The Government’s National Innovation and Science Agenda “Ideas Boom” faces some cultural challenges in terms of women in STEM.
“A new male CEO came in and took the males out to lunch to talk about?—?wait for it?—?working with the women. I found out when the new CEO called me to tell me the outcome of the lunch and that the men asked that the women be ‘nicer’.”
The above quote is from a March 16 to18, 2016 three-part series of Crikey articles on women in tech by Bernard Keane, Crikey Politics Editor. This series quotes a range of Australian statistics and comments (positive and negative) from interviews with male and female practitioners.
The March 16th article warns of The looming crisis for women in Oz tech.
“In the last five years employment in the ABS industry category “Computer System Design and Related Services” has expanded by 25% and now employs nearly 200,000 Australians; in the late 1990s it barely employed 80,000 people. But nearly all of that growth in employment has been among men.”
This is one of a range of statistics, which include:
“On one of the critical factors determining how many women enter tech industries?—?the number of female STEM (science, technology, engineering and maths) students?—?Australia is going backwards, and fast…..
But despite industry rhetoric about “moving in the right direction”, the proportion of women in tech is getting worse, not better. The ABS data shows that, even with a rise in 2015, the proportion of female employees in computer design areas has fallen as the sector has expanded.”
The Mar 17, article, What’s driving women out of tech industries?, notes that “The lack of women in tech isn’t just about a lack of supply?—?the industry has characteristics that drive many women out.” Some industry characteristics are as bad for men as for women, such as the abnormal working hours; “the pervasive culture is still around hours put in rather than outcomes achieved.”
Training is also an issue: “The pace of change in tech is now at warp speed, so many women have to figure out how to keep their skills current if they want to take maternity leave”
However, this article also quotes some horror stories on unconscious bias that are so ironic they are almost laughable, e.g. “A new male CEO came in and took the males out to lunch to talk about?—?wait for it?—?working with the women. I found out when the new CEO called me to tell me the outcome of the lunch and that the men asked that the women be ‘nicer’.”
The Mar 18, 2016 article, Rape fears and harassment, but bright spots for women in tech, too
reveals some of the dangers for women in tech, noting that strip clubs are still a common venue for tech social gatherings. ”A quick review of social media and other online fora detailing the pros and cons of Silicon Valley culture from disillusioned women reveals stunning stories of strip clubs and hookers as incentive bonuses.”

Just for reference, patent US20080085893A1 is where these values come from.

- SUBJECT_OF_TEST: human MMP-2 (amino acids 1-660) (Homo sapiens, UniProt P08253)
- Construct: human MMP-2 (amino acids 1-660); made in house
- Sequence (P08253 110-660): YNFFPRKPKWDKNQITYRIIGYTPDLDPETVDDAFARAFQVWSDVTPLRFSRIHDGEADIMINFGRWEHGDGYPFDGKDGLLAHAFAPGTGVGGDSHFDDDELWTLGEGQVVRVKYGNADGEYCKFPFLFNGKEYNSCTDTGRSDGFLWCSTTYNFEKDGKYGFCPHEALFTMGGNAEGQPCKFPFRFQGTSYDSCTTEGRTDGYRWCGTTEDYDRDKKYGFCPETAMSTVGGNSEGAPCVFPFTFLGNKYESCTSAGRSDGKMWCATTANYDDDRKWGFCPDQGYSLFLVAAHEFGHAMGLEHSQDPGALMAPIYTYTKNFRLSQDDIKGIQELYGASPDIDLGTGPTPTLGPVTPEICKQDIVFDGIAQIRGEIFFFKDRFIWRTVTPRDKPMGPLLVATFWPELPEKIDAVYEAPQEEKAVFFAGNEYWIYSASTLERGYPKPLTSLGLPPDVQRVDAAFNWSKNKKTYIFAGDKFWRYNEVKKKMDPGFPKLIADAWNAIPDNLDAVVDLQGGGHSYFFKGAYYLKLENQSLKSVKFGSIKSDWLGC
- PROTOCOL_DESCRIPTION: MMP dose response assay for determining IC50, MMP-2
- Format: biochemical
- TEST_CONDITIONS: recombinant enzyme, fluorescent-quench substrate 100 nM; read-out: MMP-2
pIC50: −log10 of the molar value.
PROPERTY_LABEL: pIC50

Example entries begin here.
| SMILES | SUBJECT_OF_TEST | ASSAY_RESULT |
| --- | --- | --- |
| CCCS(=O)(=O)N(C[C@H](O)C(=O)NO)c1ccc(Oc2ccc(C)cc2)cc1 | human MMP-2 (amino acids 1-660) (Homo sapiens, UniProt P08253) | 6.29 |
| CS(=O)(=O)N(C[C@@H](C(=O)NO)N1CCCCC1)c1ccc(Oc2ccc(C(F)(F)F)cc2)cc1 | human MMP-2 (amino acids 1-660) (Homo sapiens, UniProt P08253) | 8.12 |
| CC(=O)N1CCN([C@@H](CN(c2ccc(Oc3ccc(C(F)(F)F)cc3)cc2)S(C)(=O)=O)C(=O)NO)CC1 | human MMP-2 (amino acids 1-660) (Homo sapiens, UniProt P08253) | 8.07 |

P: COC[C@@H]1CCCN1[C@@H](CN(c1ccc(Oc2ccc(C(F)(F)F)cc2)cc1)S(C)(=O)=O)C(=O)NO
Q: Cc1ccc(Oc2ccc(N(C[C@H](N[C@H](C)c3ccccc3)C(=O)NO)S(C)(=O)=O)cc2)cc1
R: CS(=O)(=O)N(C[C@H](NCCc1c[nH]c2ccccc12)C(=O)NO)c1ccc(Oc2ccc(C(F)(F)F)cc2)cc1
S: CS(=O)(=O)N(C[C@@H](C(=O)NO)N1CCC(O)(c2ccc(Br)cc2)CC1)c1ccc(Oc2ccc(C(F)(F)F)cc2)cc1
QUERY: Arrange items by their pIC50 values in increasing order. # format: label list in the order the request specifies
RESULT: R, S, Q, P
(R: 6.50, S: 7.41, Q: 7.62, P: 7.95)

However, apart from the horror stories the article also features positive experiences, noting that
“This isn’t the complete story of the tech sector, by any means. Several women contacted Crikey to explain they loved working in the sector.”
The series concludes with the message:
“Clearly many within the industry not merely talk about diversity, like some of the big companies, but are genuinely committed to pursuing it. Without a reversal of the decline in female STEM studies, however, even the most female-friendly tech workplaces will barely be able to stop the decline in women in tech, let alone reverse it?—?companies will only be able to try to retain a decreasing pool of women in the sector. And unless programs to reverse the collapse in female IT students take hold, Australia’s agile, innovative tech companies will be almost entirely male in years to come, despite promises to do better.”
Further STEM statistics appear in March 2016 articles in The Conversation and The Mandarin, giving the Academic and the Government perspective.
The March 16 article in The Conversation, More women than ever are in the workforce but progress has been glacial, looks more closely at the recent good news from Prime Minister Malcolm Turnbull that “Australia was seeing the highest ever female workforce participation rate and the largest number of women ever in the workforce.” The article, by Alexandra Heron, Research Associate, Women & Work Research Group, Business School, University of Sydney, points out that
“The monthly labour force statistics taken alone, however, obscure how gradual the growth in women’s workforce engagement has been, especially in recent years.”
The article gives an analysis by age group and points to policies known to encourage women’s workforce attachment, concluding “Australian research also highlights how a complex interplay of tax, family benefits and childcare subsidies can end up discouraging mothers from working.”
The March 2 article in The Mandarin, Which three agencies quit Male Champions of Change?,
notes that “The Australian Public Service has racked up some impressive wins for the progress of women since the ban on married women was lifted some 50 years ago, but it also has three recent stains”. The article quotes Department of the Prime Minister and Cabinet secretary Martin Parkinson at an IPAA ACT breakfast ahead of International Women’s Day, who noted that “only three organisations have ever left the Male Champions of Change — all three being federal public service agencies. What does it say about our commitment to equality?”
The article describes Australian Public Service initiatives to renew the Male Champions of Change commitment.
On an international level, some hopeful news on women in STEM comes from a Syracuse University study, see the article in this Issue, Students as teachers effective in STEM subjects.